Behind the process are three different types of selection methods and tools – (1) crisp selection, (2) strategy development, and (3) fuzzy selection.The crisp selection is the first step in the project evaluation activities. It consists of different factual financial analyses, e.g. analysis of discounted cash flow, cost-benefits, total investment, payback period, and the return on investment.Strategy development is the step after the crisp selection, whilst it also impacts the first selection step by setting guidelines on how to evaluate the project crisply. Strategy development consists of a project strategic status analysis. According to Chen & Cheng’s framework a project falls in one of four categories – strategic, turnaround, factory, or support.The last step is the fuzzy selection. In this step typical qualitative characteristics of a project are evaluated, e.g., risk, feasibility, suitability, and productivity improvements. In this step lies the novelty of Chen & Cheng’s approach. They let the evaluators assign a linguistic variable for rating, e.g., from good to poor. Then each variable is translated into a numerical value, e.g., poor = 0, good = 10. As such, every evaluator produces a vector of ratings for each project, e.g., (0;5;7;2) – vector length depends on the number of characteristics evaluated. These vectors are then aggregated and normalised.[The article also covers an in-depth numerical example for this proposed method.]

A Framework for the Life Cycle Management of Information Technology Projects – ProjectIT (Stewart, 2008)

Donnerstag, Juli 17th, 2008


Stewart, Rodney A.: A Framework for the Life Cycle Management of Information Technology Projects – ProjectIT; in: International Journal of Project Management, Vol. 26 (2008), pp. 203-212.

Stewart outlines a framework of management tasks which are set to span the whole life cycle of a project. The life cycle consists of 3 phases – selection (called „SelectIT“), implementation (called „ImplementIT“), and close-out (called „EvaluateIT“).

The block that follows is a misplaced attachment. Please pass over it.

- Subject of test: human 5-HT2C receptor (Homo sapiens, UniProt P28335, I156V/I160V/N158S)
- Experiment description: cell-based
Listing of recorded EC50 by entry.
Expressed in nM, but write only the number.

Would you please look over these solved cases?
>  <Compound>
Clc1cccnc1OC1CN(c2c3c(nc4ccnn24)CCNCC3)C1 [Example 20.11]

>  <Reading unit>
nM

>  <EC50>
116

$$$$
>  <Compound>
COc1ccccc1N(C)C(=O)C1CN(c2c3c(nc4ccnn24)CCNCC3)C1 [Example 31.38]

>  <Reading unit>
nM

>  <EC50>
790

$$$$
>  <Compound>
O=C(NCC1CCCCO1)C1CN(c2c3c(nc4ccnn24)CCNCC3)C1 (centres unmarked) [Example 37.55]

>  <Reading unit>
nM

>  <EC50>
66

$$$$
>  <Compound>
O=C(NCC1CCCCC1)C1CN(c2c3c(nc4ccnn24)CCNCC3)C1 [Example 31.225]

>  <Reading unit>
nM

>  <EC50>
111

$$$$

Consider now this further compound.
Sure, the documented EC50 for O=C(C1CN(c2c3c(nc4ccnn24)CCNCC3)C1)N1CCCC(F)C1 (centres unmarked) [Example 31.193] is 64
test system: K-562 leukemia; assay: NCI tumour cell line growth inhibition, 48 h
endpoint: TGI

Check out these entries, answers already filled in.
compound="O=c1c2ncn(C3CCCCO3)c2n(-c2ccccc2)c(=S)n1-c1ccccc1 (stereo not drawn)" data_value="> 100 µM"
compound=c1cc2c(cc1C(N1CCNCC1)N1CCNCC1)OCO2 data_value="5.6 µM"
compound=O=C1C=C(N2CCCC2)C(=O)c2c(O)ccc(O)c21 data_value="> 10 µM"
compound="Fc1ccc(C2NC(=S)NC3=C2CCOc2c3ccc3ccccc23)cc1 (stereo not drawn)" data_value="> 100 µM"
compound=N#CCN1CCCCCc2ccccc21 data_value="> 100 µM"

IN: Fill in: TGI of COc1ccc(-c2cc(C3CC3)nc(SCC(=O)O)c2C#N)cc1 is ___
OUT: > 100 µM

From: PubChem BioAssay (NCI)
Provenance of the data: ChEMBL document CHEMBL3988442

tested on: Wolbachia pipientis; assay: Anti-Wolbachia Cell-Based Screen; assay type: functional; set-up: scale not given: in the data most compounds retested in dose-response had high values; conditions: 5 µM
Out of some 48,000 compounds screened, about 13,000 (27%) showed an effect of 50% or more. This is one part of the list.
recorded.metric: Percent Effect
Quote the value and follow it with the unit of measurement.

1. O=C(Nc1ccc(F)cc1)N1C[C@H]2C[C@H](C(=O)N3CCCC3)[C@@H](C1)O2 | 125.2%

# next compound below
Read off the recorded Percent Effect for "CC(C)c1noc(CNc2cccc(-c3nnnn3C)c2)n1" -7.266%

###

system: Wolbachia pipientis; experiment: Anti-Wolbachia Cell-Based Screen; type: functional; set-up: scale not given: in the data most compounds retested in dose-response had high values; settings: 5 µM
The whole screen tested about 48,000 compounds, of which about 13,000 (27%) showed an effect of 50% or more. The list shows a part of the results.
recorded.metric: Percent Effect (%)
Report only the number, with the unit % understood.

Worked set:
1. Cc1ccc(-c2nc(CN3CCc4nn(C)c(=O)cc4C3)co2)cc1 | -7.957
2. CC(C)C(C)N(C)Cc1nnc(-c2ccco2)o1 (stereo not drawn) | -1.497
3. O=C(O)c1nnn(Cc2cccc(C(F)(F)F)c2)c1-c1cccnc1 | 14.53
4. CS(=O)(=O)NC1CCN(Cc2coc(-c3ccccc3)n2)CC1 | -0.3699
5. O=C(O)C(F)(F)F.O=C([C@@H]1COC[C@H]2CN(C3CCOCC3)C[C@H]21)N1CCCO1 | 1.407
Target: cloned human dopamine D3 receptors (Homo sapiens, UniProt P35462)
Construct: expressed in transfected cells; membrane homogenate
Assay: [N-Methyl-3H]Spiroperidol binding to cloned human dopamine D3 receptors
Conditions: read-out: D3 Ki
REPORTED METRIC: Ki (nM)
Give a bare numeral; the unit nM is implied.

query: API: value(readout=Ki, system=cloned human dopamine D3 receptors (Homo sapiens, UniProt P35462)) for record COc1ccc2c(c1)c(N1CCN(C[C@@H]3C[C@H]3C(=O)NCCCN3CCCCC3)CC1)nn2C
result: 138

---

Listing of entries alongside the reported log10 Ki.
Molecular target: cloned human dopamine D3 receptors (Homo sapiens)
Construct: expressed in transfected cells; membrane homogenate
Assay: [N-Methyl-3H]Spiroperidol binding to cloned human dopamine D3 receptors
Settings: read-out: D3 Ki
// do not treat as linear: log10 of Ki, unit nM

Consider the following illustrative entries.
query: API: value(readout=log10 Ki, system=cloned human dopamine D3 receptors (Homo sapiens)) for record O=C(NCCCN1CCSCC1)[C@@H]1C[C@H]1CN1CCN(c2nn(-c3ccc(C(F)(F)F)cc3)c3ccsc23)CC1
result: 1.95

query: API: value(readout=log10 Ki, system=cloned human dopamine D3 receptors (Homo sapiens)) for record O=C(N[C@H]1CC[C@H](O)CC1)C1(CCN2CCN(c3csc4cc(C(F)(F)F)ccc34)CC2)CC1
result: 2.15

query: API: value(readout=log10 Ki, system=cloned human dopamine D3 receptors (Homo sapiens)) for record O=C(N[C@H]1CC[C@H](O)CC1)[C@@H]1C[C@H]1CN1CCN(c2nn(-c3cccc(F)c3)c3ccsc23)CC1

The first phase’s main goal is to single out the projects worth doing. Therefore the project manager evaluates cost & benefits (=tangible monetary factors) and value & risks (=intangible monetary factors). In order to evaluate these the project manager needs to define a probability function of these factors for the project. Then these distribution functions are aggregated. Stewart suggests using also the Analytical Hierarchy Process Method (AHP) and the Vertex method [which I am not familiar with, neither is wikipedia or the general internet] in this step. Afterwards the rankings for each project are calculated and the projects are ranked accordingly.

The second phase is merely a controlling view on the IT project implementation. According to Stewart you should conduct SWOT-Analyses, come up with a IT diffusion strategy, design the operational strategy, some action plans on how to implement IT, and finally a monitoring plan.

The third stage („EvaluateIT“) advocates the use of an IT Balanced Score Card with 5 different perspectives – (1) Operations, (2) Benefits, (3) User, (4) Strategic competitiveness, and (5) Technology/System. In order to establish the Balanced Score Card measures for each category need to be defined first, then weighted, then applied and measured. The next step is to develop a utility function and finally overall IT performance can be monitored and improvements can be tracked.